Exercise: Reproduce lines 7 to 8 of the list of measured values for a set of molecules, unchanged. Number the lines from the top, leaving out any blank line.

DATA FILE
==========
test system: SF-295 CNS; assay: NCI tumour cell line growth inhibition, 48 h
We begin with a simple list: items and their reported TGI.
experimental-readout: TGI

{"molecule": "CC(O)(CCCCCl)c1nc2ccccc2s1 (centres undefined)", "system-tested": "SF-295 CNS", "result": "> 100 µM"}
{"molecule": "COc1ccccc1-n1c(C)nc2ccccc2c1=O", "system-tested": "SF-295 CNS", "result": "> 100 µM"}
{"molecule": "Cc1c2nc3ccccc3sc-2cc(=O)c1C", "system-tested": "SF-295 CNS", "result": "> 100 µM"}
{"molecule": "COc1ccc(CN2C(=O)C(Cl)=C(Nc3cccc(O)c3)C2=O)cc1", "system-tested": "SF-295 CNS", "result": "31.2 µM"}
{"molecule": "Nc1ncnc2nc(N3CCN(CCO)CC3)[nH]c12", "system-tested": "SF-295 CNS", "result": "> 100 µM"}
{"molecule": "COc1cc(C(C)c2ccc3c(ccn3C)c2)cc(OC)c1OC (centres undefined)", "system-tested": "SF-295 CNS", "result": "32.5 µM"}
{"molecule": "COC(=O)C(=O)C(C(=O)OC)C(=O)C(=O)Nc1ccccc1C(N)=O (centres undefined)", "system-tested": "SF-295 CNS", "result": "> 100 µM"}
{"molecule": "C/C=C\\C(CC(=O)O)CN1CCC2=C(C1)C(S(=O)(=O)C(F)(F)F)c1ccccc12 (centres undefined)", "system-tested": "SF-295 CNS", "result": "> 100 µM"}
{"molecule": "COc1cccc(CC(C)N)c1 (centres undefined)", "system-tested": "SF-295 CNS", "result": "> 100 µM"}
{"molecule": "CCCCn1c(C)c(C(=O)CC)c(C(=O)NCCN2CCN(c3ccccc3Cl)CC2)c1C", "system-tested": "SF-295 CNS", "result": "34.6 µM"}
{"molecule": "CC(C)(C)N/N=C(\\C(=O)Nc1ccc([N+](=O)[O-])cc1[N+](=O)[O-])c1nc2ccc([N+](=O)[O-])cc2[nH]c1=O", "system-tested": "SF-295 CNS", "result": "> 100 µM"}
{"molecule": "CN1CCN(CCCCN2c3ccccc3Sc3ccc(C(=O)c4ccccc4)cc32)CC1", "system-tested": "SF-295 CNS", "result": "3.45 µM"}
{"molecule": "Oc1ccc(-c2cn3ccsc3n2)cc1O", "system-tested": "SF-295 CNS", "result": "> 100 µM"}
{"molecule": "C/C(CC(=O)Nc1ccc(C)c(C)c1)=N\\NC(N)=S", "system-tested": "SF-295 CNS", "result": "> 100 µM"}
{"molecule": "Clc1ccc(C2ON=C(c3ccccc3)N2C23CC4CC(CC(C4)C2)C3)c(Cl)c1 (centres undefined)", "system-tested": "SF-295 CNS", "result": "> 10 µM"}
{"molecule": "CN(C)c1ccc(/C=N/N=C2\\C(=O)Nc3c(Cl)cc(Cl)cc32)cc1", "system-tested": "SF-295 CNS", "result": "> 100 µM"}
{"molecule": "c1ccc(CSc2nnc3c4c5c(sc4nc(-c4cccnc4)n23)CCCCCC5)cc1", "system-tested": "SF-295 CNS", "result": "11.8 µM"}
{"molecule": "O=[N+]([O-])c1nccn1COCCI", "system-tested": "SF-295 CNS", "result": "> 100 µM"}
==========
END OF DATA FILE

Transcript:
{"molecule": "COc1ccc(CN2C(=O)C(Cl)=C(Nc3cccc(O)c3)C2=O)cc1", "system-tested": "SF-295 CNS", "result": "31.2 µM"}
{"molecule": "Nc1ncnc2nc(N3CCN(CCO)CC3)[nH]c12", "system-tested": "SF-295 CNS", "result": "> 100 µM"}